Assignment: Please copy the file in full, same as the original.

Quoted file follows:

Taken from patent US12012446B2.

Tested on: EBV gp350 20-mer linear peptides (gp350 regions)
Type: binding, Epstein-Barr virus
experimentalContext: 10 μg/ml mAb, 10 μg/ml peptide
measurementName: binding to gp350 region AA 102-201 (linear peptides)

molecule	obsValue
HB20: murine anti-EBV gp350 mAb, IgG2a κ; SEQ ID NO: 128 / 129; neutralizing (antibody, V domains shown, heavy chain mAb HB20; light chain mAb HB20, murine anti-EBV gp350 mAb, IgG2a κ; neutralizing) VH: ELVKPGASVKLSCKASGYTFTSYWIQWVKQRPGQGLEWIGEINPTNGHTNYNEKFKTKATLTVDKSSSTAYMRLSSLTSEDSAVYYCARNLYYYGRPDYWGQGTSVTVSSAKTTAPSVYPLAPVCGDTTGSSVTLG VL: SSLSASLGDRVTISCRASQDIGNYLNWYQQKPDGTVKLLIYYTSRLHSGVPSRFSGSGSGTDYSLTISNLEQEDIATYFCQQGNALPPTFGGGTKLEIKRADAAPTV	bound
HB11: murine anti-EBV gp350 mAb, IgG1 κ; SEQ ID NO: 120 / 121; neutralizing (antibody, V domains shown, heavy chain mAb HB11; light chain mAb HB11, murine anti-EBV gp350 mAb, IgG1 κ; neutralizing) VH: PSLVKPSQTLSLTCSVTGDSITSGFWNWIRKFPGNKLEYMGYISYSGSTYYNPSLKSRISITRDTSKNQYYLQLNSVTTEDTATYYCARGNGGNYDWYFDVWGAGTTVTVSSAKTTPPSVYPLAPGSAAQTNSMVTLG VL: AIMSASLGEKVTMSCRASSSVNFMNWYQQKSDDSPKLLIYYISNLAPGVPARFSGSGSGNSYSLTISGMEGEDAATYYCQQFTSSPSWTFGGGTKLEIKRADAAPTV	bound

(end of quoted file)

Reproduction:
Taken from patent US12012446B2.

Tested on: EBV gp350 20-mer linear peptides (gp350 regions)
Type: binding, Epstein-Barr virus
experimentalContext: 10 μg/ml mAb, 10 μg/ml peptide
measurementName: binding to gp350 region AA 102-201 (linear peptides)

molecule	obsValue
HB20: murine anti-EBV gp350 mAb, IgG2a κ; SEQ ID NO: 128 / 129; neutralizing (antibody, V domains shown, heavy chain mAb HB20; light chain mAb HB20, murine anti-EBV gp350 mAb, IgG2a κ; neutralizing) VH: ELVKPGASVKLSCKASGYTFTSYWIQWVKQRPGQGLEWIGEINPTNGHTNYNEKFKTKATLTVDKSSSTAYMRLSSLTSEDSAVYYCARNLYYYGRPDYWGQGTSVTVSSAKTTAPSVYPLAPVCGDTTGSSVTLG VL: SSLSASLGDRVTISCRASQDIGNYLNWYQQKPDGTVKLLIYYTSRLHSGVPSRFSGSGSGTDYSLTISNLEQEDIATYFCQQGNALPPTFGGGTKLEIKRADAAPTV	bound
HB11: murine anti-EBV gp350 mAb, IgG1 κ; SEQ ID NO: 120 / 121; neutralizing (antibody, V domains shown, heavy chain mAb HB11; light chain mAb HB11, murine anti-EBV gp350 mAb, IgG1 κ; neutralizing) VH: PSLVKPSQTLSLTCSVTGDSITSGFWNWIRKFPGNKLEYMGYISYSGSTYYNPSLKSRISITRDTSKNQYYLQLNSVTTEDTATYYCARGNGGNYDWYFDVWGAGTTVTVSSAKTTPPSVYPLAPGSAAQTNSMVTLG VL: AIMSASLGEKVTMSCRASSSVNFMNWYQQKSDDSPKLLIYYISNLAPGVPARFSGSGSGNSYSLTISGMEGEDAATYYCQQFTSSPSWTFGGGTKLEIKRADAAPTV	bound